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Quality Control

Directed by Kevin Jerome Everson

US 2011, 16mm transferred to digital, b/w,

71 min

Anticipating the durational extremes of Park Lanes, Everson’s Quality Control describes life at an Alabama dry-cleaning factory over six takes that each span the totality of a 400-foot film magazine. Unlike a more staunchly formalist examination of blue-collar labor such as Sharon Lockhart’s Lunch Break, however, Everson shoots handheld, never letting the audience forget the presence of a filmmaker actively aware of his surroundings. Within these slabs of real time, Everson finds much to observe and listen to: the ingrained routines of the laborers, the contrapuntal movement of clothing as it carriages across the foreground, the chatter of the employees and the background rhythms of an FM radio, all juxtaposed against the relentless hum of the machinery. The overall impression, strengthened by short montages of silent footage around the factory that interrupt the otherwise rigid structural framework, is not of mechanized drudgery but rather a lively, spirited ecosystem, one where workers make the most of their time while plying skills long ago mastered.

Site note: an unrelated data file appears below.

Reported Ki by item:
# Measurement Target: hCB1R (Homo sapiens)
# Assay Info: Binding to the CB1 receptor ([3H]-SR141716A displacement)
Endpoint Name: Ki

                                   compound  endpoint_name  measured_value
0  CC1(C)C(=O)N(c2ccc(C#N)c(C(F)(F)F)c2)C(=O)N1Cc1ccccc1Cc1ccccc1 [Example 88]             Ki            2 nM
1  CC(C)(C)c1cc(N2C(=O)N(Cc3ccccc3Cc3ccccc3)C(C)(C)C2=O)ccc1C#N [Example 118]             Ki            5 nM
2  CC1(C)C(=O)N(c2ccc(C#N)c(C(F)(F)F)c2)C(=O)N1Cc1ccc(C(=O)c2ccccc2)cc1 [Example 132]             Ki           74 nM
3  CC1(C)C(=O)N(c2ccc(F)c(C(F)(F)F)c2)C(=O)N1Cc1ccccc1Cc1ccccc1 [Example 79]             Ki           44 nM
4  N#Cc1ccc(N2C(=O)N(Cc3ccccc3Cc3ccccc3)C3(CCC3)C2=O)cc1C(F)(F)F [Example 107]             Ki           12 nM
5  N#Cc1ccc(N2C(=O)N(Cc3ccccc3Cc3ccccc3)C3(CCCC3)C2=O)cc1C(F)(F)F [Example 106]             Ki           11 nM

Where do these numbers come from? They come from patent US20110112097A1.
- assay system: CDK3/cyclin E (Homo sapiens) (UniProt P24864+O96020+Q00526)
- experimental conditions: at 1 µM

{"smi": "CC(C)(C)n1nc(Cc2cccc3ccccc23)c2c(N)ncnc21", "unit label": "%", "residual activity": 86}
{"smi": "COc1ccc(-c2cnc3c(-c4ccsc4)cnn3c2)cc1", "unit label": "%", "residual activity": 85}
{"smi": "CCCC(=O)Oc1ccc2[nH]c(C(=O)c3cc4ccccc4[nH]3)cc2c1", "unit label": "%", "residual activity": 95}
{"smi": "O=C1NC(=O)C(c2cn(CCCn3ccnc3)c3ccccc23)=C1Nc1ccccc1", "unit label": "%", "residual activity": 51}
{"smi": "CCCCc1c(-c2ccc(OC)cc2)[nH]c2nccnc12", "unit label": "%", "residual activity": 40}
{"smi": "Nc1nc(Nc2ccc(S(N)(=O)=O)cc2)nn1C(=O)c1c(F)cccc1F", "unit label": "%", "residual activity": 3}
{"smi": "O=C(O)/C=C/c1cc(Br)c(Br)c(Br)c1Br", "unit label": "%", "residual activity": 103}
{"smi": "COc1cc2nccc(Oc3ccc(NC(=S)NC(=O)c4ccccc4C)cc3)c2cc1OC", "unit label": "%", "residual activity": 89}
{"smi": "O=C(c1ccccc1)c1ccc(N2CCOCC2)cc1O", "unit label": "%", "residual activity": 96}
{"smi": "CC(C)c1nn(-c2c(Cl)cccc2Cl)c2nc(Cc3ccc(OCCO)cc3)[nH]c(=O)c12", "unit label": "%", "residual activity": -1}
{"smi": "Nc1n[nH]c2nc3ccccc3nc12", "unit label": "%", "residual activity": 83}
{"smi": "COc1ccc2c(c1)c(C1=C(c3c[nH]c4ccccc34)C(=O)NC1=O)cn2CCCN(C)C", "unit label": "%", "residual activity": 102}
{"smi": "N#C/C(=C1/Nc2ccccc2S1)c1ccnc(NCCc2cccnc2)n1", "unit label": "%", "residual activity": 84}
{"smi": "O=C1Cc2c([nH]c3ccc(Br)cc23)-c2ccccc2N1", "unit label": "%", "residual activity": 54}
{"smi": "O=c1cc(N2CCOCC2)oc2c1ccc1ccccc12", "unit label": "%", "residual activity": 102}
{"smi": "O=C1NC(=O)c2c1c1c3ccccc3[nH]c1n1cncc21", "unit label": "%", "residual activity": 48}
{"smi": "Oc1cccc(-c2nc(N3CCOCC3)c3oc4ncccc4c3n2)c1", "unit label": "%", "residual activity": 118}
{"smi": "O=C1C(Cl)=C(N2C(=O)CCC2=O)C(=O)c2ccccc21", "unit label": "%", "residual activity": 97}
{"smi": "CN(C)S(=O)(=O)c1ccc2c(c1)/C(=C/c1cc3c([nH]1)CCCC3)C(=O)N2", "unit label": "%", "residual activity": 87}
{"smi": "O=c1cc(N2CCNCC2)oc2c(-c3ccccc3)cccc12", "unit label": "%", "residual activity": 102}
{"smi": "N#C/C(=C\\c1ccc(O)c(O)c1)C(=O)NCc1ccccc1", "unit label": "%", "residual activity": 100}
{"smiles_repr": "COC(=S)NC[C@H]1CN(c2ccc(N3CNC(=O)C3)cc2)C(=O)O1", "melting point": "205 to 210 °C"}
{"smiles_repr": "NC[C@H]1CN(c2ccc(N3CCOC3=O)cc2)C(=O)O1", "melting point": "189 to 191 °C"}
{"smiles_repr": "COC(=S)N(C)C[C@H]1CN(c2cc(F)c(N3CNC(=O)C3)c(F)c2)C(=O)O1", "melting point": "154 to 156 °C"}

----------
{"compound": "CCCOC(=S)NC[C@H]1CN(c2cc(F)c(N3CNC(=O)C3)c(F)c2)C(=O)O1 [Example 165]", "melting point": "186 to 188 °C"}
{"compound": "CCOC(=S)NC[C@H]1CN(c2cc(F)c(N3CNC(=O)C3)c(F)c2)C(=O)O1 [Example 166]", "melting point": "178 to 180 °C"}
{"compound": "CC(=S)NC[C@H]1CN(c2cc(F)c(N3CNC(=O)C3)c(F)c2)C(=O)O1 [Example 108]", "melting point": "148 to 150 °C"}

Preceded by


Something Else

Directed by Kevin Jerome Everson

US 2007, 16mm transferred to digital, color,

2 min

An extracted clip from the 1971 Miss Black Virginia beauty pageant in which a white journalist interviewing the elated winner reveals a complicated thicket of contemporaneous attitudes toward race in Something Else, a scrap of found-footage ephemera that demonstrates Everson’s acuity as an archival researcher.

How Can I Ever Be Late

Directed by Claudrena N. Harold and Kevin Jerome Everson

US 2017, 16mm transferred to digital, b/w,

5 min

Co-directed with his UVA colleague, African-American and labor historian Claudrena N. Harold, the joyous How Can I Ever Be Late plays as a kind of alternative music video for Sly and the Family Stone, who are shown to be natural stars even when out of the spotlight.



KEVIN JEROME EVERSON – CINEMA AND THE PRACTICE OF EVERYDAY LIFE from Friday February 2 – Monday February 26, 2018 featuring the filmmaker in person on Feb. 9 & 10.

See the complete program here: http://hcl.harvard.edu/hfa/films/2017decfeb/everson.html

Presented in collaboration with Harvard University’s Hutchins Center for African & African American Research and the Harvard Film Archive with support from the Provostial Fund for the Arts and Humanities, Harvard.